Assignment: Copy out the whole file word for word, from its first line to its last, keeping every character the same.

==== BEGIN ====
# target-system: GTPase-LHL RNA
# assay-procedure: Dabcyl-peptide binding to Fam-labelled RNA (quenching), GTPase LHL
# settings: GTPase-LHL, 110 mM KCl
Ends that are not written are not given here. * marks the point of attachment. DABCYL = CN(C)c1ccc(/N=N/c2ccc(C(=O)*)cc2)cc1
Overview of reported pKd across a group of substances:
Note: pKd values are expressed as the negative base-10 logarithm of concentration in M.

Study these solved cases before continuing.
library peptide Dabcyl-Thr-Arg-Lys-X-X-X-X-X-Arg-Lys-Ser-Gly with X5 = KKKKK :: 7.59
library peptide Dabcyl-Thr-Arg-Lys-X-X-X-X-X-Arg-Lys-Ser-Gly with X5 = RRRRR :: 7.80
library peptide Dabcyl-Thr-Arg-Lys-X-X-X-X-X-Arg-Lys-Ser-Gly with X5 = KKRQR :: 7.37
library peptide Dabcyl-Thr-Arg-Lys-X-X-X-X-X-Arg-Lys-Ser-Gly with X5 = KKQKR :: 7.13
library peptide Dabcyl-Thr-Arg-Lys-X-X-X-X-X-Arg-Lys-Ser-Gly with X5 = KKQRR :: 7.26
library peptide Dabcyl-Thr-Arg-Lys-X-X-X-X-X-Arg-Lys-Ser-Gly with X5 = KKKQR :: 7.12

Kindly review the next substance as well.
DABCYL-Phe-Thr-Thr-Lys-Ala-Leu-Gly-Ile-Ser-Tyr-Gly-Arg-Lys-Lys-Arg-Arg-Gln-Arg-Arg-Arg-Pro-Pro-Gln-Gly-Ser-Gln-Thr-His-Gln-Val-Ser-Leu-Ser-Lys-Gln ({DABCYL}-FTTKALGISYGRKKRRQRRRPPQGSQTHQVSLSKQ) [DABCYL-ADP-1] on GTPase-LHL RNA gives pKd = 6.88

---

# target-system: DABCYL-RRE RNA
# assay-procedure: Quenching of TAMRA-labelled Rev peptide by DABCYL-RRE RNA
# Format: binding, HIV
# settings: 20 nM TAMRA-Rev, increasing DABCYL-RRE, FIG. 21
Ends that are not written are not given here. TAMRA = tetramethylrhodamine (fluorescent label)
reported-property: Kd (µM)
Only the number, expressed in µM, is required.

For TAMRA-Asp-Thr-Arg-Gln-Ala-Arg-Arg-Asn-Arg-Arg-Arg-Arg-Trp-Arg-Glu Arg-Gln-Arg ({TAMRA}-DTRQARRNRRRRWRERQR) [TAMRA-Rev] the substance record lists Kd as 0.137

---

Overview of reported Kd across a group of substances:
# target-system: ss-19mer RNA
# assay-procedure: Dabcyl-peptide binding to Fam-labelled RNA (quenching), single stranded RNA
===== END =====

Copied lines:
# target-system: GTPase-LHL RNA
# assay-procedure: Dabcyl-peptide binding to Fam-labelled RNA (quenching), GTPase LHL
# settings: GTPase-LHL, 110 mM KCl
Ends that are not written are not given here. * marks the point of attachment. DABCYL = CN(C)c1ccc(/N=N/c2ccc(C(=O)*)cc2)cc1
Overview of reported pKd across a group of substances:
Note: pKd values are expressed as the negative base-10 logarithm of concentration in M.

Study these solved cases before continuing.
library peptide Dabcyl-Thr-Arg-Lys-X-X-X-X-X-Arg-Lys-Ser-Gly with X5 = KKKKK :: 7.59
library peptide Dabcyl-Thr-Arg-Lys-X-X-X-X-X-Arg-Lys-Ser-Gly with X5 = RRRRR :: 7.80
library peptide Dabcyl-Thr-Arg-Lys-X-X-X-X-X-Arg-Lys-Ser-Gly with X5 = KKRQR :: 7.37
library peptide Dabcyl-Thr-Arg-Lys-X-X-X-X-X-Arg-Lys-Ser-Gly with X5 = KKQKR :: 7.13
library peptide Dabcyl-Thr-Arg-Lys-X-X-X-X-X-Arg-Lys-Ser-Gly with X5 = KKQRR :: 7.26
library peptide Dabcyl-Thr-Arg-Lys-X-X-X-X-X-Arg-Lys-Ser-Gly with X5 = KKKQR :: 7.12

Kindly review the next substance as well.
DABCYL-Phe-Thr-Thr-Lys-Ala-Leu-Gly-Ile-Ser-Tyr-Gly-Arg-Lys-Lys-Arg-Arg-Gln-Arg-Arg-Arg-Pro-Pro-Gln-Gly-Ser-Gln-Thr-His-Gln-Val-Ser-Leu-Ser-Lys-Gln ({DABCYL}-FTTKALGISYGRKKRRQRRRPPQGSQTHQVSLSKQ) [DABCYL-ADP-1] on GTPase-LHL RNA gives pKd = 6.88

---

# target-system: DABCYL-RRE RNA
# assay-procedure: Quenching of TAMRA-labelled Rev peptide by DABCYL-RRE RNA
# Format: binding, HIV
# settings: 20 nM TAMRA-Rev, increasing DABCYL-RRE, FIG. 21
Ends that are not written are not given here. TAMRA = tetramethylrhodamine (fluorescent label)
reported-property: Kd (µM)
Only the number, expressed in µM, is required.

For TAMRA-Asp-Thr-Arg-Gln-Ala-Arg-Arg-Asn-Arg-Arg-Arg-Arg-Trp-Arg-Glu Arg-Gln-Arg ({TAMRA}-DTRQARRNRRRRWRERQR) [TAMRA-Rev] the substance record lists Kd as 0.137

---

Overview of reported Kd across a group of substances:
# target-system: ss-19mer RNA
# assay-procedure: Dabcyl-peptide binding to Fam-labelled RNA (quenching), single stranded RNA